The City of Boston is serious about air quality. Maintaining a healthy environment and a healthy populace requires a commitment from everyone - from simple daily things we can all do, to a major diesel overhaul at the Conley Container Terminal.


This past winter, the Conley Container Terminal in South Boston received over $330,000 from the Environmental Protection Agency (EPA)’s Diesel Emissions Reductions Act (DERA) to update five of its large gantry cranes with engines that will significantly decrease diesel emissions at the facility.

This is big news for Boston, and an example of large scale changes being made to support good air quality in the Hub. Maintaining healthy air quality is a top priority for the City of Boston, but what can people do in their everyday lives to ensure healthy air quality in their neighborhoods?
 

Perspectives from the Department of Environment, Energy, and Open Space

I sat down with Haidee Janak, Climate Program Manager for the City of Boston’s Environment Department, and asked her what it would look like if every Bostonian engaged in the effort to maintain healthy air quality in the city. Haidee is the electric vehicle liaison for the City, enforces noise and air pollution regulations, oversees annual greenhouse gas inventories, and leads the Idle-Free Boston initiative. She is also the Parking Freeze Program Manager.

What do you wish people knew about air quality?

I think a lot of people aren’t aware that there is a law against excessive idling that aims to improve our air quality. And I wish more people knew how great it can be to get somewhere in a way that’s not alone in your personal vehicle!  And it’s our job as a city to provide other options - like complete streets that don’t just cater to cars, and other neighborhood improvements.

What are the biggest air quality challenges that Boston faces?

In a large city like Boston, in the midst of a current growth spurt and in which the population doubles every weekday as workers stream in, vehicles, including construction vehicles, are the biggest factor when it comes to air pollution. Diesel engines in large vehicles like buses and delivery trucks contribute a lot of harmful emissions. That’s why the City passed a diesel retrofit ordinance last year [which requires all pre-2007 vehicles owned by the City or used by its contractors to be retrofitted with more effective emissions-reduction equipment], and why we encourage people to turn off their engines when they pull over through the Idle-Free Boston initiative.

If you could get every Bostonian to do one thing to improve air quality, what would it be?

Get involved in community groups that work to improve the quality of air in your neighborhood; When driving, don’t idle; and think about whether you really need to drive, and don’t drive if you don’t need to!

A major improvement on the waterfront 

While the EPA designates the air in Boston to be healthy, steps can always be taken to make it even better. An example of this kind of improvement project recently happened at the Conley Container Terminal (CCT) in South Boston.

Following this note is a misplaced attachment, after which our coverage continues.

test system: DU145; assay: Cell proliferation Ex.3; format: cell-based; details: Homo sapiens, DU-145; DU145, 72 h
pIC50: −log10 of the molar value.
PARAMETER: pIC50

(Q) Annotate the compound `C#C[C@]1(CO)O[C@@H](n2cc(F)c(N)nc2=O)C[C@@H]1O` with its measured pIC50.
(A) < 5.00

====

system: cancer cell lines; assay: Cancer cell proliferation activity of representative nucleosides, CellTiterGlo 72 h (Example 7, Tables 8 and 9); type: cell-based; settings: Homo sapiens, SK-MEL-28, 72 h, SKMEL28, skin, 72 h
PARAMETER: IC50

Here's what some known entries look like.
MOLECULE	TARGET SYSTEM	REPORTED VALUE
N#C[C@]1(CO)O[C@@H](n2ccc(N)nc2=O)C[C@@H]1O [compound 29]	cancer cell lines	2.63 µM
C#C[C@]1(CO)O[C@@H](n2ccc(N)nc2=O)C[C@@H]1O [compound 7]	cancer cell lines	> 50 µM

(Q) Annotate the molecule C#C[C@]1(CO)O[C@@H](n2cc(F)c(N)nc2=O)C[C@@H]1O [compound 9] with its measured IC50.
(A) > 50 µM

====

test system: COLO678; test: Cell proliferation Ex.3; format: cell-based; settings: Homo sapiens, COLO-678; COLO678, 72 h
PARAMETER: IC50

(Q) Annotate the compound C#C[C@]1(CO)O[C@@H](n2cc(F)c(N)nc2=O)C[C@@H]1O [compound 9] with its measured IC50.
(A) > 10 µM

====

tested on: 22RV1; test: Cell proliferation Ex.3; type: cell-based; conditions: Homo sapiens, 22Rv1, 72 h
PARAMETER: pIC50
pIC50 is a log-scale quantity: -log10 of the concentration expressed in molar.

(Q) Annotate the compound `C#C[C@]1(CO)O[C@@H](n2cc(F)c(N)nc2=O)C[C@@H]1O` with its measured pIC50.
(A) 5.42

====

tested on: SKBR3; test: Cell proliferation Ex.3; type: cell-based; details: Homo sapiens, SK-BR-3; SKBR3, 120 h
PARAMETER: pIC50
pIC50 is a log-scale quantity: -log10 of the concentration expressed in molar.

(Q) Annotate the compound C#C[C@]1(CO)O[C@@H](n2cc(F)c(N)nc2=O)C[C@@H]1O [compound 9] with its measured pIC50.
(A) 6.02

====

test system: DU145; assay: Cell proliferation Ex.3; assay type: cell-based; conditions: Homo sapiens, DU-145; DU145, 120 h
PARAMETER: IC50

The CCT is a major hub for international trade. The volume of cargo arriving on ships from as far away as Asia, Europe, and the Mediterranean is so great that last year the 100 acre facility moved 31 shipping containers per hour - and expects that volume to increase this year. Not an expert on cargo shipping statistics? Don’t worry. Here’s why the CCT matters so much to Boston, its environment, and why a change it’s making is big news for all of us.

Boston is the 36th largest port in the United States by tons of cargo received annually, and Conley is its largest terminal. The CCT is a huge part of Boston’s economy as well as a major employer. It also needs to use heavy, largely diesel-fueled equipment for much of its operations. This winter, the CCT received over $330,000 from the Environmental Protection Agency (EPA)’s Diesel Emissions Reductions Act (DERA) to update five of its large gantry cranes with engines that will decrease diesel emissions at the facility.

The improvement project at the Conley facility will reduce the amount of diesel fumes produced at the terminal, improve air quality, and create a healthier environment for the people of South Boston. The EPA expects the improvement project to reduce nitrous oxide emissions by 7.62 tons, particulate matter by 0.06 tons, and carbon dioxide by 155.4 tons. To provide some perspective, that’s equivalent to the air quality value of planting 3,615 trees. It will also conserve 2,800 gallons of diesel fuel per year. That’s the amount of diesel fuel a fully loaded 18-wheeler would consume driving across the country more than five and a half times.


The improvement project at the Conley Container Terminal is just one example of steps being taken in Boston to support a healthy environment and a healthy population. Explore our resources to see what you can do to to support healthy air quality in Boston.


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